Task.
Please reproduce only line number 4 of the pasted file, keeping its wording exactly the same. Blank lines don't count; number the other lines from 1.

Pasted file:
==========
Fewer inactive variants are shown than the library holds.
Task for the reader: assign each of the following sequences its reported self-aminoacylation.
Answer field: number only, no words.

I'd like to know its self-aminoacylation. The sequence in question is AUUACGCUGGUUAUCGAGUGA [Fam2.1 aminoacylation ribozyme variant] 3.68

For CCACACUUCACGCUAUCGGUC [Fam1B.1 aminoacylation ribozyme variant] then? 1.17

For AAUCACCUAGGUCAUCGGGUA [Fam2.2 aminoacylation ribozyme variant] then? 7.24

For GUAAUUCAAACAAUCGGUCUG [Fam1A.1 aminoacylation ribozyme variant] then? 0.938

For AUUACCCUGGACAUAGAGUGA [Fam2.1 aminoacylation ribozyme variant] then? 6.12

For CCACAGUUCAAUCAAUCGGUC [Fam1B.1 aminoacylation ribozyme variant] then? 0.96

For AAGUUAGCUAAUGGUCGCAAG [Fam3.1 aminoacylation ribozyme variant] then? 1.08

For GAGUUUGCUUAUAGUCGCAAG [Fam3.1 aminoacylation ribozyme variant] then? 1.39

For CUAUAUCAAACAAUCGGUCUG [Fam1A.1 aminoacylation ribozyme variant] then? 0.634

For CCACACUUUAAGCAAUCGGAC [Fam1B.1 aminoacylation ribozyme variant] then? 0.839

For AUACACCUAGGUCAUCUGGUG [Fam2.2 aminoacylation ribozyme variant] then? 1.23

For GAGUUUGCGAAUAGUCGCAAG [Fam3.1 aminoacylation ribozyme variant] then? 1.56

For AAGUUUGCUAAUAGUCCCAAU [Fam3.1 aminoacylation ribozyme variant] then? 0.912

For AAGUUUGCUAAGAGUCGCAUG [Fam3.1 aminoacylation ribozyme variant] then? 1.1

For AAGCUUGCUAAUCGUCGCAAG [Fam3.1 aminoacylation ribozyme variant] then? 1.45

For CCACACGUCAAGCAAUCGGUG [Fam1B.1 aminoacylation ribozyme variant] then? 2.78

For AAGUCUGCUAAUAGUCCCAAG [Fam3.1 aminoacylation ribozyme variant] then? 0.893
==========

I'd like to know its self-aminoacylation. The sequence in question is AUUACGCUGGUUAUCGAGUGA [Fam2.1 aminoacylation ribozyme variant] 3.68